United Kingdom, parliament gives green light to the Rwanda Plan. Sunak: “Historical law”. The UN attacks: “Dangerous measure”


The British parliament gives the green light to the law on the transfer of asylum seekers in Rwanda who have arrived illegally in the United Kingdom. The approval took place late at night, after continuous backlash, months of obstructionism by the House of Lords and criticism and doubts over potential human rights violations. Now, to come into force, the law will have to be promulgated by King Charles III, which is expected to happen today, Tuesday 23 April.

The one on the transfer of asylum seekers to Rwanda, a central African country, is one of the main proposals promoted by Prime Minister Rishi Sunak. But it is considered unworkable or illegal by many. The plan means that all migrant people arriving in the UK could be transferred to Rwanda while they wait for their asylum claim to be processed. The law had been blocked several times by British courts and also by the European Court of Human Rights which had raised potential human rights violations.

A vote that comes in an important period for the Sunak executive. The country, in fact, will go to elections by the end of the year and, according to polls, the Labor opposition is ahead of the conservatives in government. But the prime minister believes that his immigration plan could be politically important to make up for the disadvantage. Over the past four months, the House of Lords has delayed passing the law several times. Then the judgment on the illegality by the British Supreme Court last November deeming Rwanda not a “safe country”. And also highlighting the risk for repatriated people of suffering inhumane mistreatment in their countries of origin.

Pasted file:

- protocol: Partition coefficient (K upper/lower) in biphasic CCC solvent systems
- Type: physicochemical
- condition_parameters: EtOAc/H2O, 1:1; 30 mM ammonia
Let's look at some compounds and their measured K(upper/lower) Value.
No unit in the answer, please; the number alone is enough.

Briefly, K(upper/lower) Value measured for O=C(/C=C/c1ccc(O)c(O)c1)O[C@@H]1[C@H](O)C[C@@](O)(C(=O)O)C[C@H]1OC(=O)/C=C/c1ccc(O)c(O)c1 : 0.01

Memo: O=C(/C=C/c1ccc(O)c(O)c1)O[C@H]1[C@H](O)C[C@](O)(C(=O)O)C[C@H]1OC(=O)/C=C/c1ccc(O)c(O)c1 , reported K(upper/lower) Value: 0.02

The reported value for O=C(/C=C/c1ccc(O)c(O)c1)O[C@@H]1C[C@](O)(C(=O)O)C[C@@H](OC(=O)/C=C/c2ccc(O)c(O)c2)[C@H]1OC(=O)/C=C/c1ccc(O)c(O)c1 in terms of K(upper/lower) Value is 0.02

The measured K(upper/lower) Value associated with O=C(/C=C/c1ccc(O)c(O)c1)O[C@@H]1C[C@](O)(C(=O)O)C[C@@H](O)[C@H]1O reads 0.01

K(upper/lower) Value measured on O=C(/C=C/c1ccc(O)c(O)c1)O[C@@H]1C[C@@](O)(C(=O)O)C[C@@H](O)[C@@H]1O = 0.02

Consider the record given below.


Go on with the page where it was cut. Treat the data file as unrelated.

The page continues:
The passage of the “historic” Rwanda Bill represents “not just a step forward, but a fundamental change in the global migration equation”, Prime Minister Sunak said. The text was introduced to “dissuade vulnerable migrants from making dangerous crossings and counter the business of criminal gangs that exploit them. If you come here illegally, you cannot stay and our goal now is to get the flights off the ground, and I am aware that nothing will stop us from doing that and saving lives,” he concluded. However, the United Nations is not of the same opinion and has asked Great Britain to reconsider the plans to expel asylum seekers in Rwanda: “The measure is a dangerous precedent at a global level”, said the High Commissioner for Human Rights , Volker Türk, then inviting Sunak “to instead take practical measures to combat irregular flows of refugees and migrants, on the basis of international cooperation and respect for international human rights law”.

This article is originally published on .ilfattoquotidiano.it


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